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August 2017

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Connie

I've heard plenty of folks use eggcorns--I'm even guilty of "hone in on." Figured it was a figure of speech related to sharpening a knife. I just didn't know these little linguistic booboos were called eggcorns. How hilarious! I keep a place in my classroom for students to post oxymorons and redundancies, and I use their postings as an opener for English. I'll definitely be adding "eggcorns" to the mix! ~connie

DF

I would venture to say that "hone in on" is becoming the norm, so pretty soon that won't be an eggcorn at all.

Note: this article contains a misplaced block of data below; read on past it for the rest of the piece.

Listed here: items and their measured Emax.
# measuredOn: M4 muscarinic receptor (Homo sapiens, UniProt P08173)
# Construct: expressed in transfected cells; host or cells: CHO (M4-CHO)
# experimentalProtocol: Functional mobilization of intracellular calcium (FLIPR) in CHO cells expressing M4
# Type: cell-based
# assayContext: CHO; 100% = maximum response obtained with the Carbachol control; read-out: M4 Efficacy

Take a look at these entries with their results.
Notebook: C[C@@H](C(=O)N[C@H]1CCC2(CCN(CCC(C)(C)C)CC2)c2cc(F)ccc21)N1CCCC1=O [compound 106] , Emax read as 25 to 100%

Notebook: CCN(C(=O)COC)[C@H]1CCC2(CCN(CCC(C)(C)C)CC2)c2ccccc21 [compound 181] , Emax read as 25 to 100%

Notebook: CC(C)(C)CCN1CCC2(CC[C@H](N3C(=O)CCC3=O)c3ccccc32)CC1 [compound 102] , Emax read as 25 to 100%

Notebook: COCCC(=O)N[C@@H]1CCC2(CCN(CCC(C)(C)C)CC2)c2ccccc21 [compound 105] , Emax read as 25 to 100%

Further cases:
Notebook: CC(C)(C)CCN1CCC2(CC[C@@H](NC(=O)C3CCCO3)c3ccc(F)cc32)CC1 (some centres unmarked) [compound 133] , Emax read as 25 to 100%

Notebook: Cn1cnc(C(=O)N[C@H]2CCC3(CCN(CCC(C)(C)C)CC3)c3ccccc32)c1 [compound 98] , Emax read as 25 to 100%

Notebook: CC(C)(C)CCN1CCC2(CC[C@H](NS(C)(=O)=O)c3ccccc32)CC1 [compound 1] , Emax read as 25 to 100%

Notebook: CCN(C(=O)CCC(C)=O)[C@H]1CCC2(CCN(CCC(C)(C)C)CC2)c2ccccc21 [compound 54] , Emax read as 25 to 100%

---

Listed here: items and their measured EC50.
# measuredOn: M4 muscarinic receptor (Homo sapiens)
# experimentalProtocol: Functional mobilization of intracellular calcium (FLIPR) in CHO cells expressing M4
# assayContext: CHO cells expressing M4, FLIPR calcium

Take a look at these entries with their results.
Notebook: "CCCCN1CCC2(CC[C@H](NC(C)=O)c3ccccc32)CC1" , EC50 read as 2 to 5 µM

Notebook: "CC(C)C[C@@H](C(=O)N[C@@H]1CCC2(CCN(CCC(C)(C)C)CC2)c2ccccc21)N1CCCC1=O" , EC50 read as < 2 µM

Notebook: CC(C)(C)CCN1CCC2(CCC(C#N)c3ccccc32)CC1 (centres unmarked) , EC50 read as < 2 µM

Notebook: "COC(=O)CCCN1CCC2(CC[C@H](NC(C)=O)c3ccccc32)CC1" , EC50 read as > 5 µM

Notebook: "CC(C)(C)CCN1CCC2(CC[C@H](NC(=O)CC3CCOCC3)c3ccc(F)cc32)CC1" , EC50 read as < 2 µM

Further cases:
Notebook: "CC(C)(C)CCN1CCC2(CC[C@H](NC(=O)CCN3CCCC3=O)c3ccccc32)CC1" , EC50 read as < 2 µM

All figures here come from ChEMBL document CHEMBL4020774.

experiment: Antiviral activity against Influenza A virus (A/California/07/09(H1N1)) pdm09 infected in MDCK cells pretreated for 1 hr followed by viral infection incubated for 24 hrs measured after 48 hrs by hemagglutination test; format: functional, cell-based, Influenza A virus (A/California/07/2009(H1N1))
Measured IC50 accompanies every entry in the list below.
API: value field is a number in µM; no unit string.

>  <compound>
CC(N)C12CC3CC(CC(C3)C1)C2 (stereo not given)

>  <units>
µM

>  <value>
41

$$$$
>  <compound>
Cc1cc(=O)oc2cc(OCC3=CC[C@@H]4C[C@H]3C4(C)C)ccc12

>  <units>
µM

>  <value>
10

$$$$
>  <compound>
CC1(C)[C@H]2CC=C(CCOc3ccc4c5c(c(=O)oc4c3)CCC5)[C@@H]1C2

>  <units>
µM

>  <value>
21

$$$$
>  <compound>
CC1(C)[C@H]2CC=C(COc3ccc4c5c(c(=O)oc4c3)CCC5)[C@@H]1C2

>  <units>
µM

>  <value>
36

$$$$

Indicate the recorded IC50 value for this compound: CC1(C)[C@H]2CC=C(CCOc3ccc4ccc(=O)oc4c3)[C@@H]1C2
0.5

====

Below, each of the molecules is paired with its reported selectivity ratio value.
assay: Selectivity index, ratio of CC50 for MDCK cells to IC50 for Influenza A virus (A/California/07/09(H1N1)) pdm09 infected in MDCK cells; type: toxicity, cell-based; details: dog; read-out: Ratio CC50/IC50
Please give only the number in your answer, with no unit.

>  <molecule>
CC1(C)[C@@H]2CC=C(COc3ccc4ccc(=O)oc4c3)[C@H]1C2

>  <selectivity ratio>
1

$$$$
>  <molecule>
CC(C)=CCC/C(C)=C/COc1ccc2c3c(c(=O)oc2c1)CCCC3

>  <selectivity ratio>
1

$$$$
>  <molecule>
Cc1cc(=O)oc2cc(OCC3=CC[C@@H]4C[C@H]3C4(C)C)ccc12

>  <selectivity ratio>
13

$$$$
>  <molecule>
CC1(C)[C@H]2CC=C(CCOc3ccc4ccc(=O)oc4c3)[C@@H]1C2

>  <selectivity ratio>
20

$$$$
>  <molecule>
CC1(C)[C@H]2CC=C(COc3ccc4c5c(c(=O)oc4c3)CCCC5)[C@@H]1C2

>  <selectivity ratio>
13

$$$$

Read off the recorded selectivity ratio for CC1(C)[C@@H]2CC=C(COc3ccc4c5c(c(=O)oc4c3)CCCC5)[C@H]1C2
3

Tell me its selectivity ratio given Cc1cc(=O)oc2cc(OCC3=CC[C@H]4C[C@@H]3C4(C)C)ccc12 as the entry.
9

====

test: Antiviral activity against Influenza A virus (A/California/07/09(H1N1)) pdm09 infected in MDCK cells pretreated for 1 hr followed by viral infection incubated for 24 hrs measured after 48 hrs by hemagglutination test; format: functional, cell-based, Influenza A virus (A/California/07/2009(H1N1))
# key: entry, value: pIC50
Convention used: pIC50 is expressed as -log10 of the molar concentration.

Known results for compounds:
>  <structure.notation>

Another reader and friend pointed out to me a page on "autoantonyms," or words with two definitions that are opposites.

"Dust" is a good example of an autoantonym. You can "dust" furniture, which means to remove material from something, and you can "dust" a cake with powdered sugar, which means to put material on to something.

One link:


http://www.fun-with-words.com/nym_autoantonyms.html

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